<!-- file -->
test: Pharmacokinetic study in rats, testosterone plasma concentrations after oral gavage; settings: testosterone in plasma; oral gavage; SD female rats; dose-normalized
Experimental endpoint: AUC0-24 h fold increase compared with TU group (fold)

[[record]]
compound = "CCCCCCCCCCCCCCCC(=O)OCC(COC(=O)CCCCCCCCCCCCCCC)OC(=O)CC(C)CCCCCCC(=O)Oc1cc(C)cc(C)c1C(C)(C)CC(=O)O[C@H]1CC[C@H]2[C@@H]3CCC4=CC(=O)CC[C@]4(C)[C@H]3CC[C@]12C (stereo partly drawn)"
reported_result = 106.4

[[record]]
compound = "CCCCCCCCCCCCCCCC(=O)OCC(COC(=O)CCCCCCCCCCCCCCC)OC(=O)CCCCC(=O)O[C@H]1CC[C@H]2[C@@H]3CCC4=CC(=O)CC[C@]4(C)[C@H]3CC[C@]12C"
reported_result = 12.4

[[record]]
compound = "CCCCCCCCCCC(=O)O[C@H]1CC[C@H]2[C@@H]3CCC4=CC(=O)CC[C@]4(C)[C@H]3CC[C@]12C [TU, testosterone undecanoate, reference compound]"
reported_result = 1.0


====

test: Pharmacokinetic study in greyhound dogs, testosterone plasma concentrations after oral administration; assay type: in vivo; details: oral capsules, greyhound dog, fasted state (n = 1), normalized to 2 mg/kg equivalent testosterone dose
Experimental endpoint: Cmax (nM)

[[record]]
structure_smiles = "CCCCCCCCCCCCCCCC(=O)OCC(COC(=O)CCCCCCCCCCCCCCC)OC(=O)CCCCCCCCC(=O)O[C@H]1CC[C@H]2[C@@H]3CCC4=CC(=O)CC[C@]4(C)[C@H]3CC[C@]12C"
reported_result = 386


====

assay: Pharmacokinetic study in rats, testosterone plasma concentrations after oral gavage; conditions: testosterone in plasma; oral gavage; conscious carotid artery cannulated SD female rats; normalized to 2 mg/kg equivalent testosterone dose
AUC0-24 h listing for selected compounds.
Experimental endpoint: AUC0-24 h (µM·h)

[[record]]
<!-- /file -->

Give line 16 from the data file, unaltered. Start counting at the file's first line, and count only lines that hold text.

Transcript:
structure_smiles = "CCCCCCCCCCCCCCCC(=O)OCC(COC(=O)CCCCCCCCCCCCCCC)OC(=O)CCCCCCCCC(=O)O[C@H]1CC[C@H]2[C@@H]3CCC4=CC(=O)CC[C@]4(C)[C@H]3CC[C@]12C"